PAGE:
By Ian Bevington
More than a decade ago, when unified communications was relatively new, I’d talk about the relationship between flexible working and business continuity. The ability to work at home and collaborate over the web can help organizations with a wide variety of threats from denial of access to the workplace and freak weather through to pandemic. Back then, the threat from Avian Flu had ebbed away to be replaced by post credit crunch budget cuts. The story was well received by larger publicly listed organizations who have an obligation to manage risk on behalf of their shareholders. I know of one London-based FinServ firm that instructed key staff to only use their newly installed home working phones in the case of an emergency.
The past few weeks has shone a light on organizations ill-prepared for a sudden switch to homeworking in public and private sectors. So, what have we learnt and what are the long-term implications?
1. Laptop computers are essential for most work at home employees. With more and more cloud-based business applications, the need for a powerful desktop computer in the office is increasingly rare. Whilst many tech companies are on the ball, others are playing catch-up, especially where roles which we never believed could be done from home now need to be.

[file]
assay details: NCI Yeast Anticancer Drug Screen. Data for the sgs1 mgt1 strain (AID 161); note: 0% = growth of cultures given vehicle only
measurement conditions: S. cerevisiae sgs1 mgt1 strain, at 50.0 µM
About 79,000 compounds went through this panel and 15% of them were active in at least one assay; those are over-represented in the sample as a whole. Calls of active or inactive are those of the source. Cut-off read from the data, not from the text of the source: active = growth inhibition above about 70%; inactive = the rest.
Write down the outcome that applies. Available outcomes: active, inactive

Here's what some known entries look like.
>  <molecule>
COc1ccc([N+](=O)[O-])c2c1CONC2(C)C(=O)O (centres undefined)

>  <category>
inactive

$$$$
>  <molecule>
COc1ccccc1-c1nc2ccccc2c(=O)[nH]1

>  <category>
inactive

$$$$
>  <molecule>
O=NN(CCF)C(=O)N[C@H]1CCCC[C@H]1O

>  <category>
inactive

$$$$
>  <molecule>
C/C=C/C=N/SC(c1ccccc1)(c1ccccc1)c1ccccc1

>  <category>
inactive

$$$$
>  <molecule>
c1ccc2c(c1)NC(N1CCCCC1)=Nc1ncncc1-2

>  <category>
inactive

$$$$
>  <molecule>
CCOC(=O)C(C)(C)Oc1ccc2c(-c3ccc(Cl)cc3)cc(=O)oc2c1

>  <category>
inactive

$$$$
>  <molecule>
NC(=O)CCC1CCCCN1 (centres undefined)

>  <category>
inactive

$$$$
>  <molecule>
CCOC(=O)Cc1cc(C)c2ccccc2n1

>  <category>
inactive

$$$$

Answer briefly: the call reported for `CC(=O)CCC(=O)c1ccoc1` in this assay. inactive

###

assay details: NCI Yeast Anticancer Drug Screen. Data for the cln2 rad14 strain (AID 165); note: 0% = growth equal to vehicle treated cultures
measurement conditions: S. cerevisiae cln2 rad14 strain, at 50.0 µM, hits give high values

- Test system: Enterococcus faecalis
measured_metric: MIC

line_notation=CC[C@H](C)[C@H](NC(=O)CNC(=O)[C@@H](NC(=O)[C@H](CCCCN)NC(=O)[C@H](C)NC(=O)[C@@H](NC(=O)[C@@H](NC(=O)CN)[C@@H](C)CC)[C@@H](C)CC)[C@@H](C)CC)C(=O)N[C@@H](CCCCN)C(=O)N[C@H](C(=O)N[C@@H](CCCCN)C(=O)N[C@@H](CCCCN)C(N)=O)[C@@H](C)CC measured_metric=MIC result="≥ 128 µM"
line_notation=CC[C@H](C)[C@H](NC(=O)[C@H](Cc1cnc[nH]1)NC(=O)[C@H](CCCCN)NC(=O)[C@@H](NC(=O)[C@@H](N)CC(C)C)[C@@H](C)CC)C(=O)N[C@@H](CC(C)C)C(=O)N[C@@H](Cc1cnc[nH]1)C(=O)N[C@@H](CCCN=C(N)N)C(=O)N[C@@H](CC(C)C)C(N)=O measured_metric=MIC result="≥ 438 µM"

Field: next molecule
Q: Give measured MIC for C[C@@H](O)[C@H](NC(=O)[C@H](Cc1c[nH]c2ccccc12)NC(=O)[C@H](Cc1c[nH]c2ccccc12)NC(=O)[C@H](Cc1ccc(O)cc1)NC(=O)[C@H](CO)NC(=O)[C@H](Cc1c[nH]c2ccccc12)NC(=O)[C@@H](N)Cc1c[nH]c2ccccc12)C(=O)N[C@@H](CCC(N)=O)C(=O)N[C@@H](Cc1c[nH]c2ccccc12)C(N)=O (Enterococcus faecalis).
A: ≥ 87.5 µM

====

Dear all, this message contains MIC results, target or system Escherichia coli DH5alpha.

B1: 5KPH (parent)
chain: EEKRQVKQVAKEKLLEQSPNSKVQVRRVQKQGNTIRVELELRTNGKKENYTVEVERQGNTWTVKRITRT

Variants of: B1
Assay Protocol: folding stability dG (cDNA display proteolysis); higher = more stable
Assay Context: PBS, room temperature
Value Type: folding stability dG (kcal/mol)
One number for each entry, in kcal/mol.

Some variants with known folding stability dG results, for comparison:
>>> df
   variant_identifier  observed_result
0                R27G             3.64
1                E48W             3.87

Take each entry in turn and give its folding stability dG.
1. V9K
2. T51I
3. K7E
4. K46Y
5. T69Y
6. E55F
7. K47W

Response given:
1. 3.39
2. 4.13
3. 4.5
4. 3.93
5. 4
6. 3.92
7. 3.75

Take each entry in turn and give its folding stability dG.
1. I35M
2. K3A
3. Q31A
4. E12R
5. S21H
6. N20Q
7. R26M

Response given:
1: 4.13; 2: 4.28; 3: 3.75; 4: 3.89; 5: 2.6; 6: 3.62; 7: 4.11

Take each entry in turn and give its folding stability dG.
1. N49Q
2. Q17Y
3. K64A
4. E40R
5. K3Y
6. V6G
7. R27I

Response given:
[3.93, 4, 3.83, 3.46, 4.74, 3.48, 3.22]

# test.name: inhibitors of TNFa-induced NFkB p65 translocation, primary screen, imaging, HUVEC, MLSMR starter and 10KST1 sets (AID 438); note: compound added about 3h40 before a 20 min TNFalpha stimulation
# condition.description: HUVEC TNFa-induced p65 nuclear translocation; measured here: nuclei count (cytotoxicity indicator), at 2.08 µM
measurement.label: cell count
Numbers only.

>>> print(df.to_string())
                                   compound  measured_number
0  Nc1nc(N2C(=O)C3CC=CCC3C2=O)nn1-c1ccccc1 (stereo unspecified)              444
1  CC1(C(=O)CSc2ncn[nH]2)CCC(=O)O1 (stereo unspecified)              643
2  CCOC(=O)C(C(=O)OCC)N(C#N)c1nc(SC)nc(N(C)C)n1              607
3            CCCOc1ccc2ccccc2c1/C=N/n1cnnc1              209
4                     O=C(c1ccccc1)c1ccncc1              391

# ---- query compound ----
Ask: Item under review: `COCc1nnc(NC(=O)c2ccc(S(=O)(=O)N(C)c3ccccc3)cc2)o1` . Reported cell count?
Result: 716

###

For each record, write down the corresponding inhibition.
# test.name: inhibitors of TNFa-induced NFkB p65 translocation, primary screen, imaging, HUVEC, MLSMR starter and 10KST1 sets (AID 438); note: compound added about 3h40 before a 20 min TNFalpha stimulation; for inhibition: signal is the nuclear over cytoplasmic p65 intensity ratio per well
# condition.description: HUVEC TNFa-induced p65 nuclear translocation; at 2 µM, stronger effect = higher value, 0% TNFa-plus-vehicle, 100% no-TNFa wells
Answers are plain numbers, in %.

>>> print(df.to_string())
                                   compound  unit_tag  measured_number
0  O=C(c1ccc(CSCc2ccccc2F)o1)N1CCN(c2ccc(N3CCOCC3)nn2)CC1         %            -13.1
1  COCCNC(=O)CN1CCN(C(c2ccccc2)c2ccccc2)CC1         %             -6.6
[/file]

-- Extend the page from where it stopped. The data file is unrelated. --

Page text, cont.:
2. Our love affair with desktop phones may be at an end. Over the past few weeks, more of us have had to get to grips with softphones and voice enabled applications like Slack. Cloud based communication services, like LogMeIn’s excellent ‘GoTo’ product range, have become essential, helping us to stay in touch with suppliers, customers and colleagues, regardless of location.
3. After years of being ‘the next big thing’, video is the new normal. Forget dress-down Fridays: we accept the ‘WAH look’ – sweatpants, pets, hideous wallpaper - with the understanding that what we achieve is more important than the hours we work and how we dress.
4. A whole new group of workers have discovered they can work more efficiently at home. Those who travelled to see suppliers or customers have found a more efficient and environmentally friendly way to do business. For many, the experience will change the way we work forever.
5. Schools and colleges that embraced learning environments like Google Classroom have successfully embraced distance learning. Sorry kids, snow days may become a thing of the past.
How Can Oak Help?
Managing a highly distributed team comes with its own challenges. Oak are committed to helping businesses communicate better by providing innovative communication management tools to help manage the quality of conversations, uphold service levels, protect reputation and make better use of people and technology. Oak are a provider of call recording, analytics and integration applications, focused on making life easier and improving customer experience.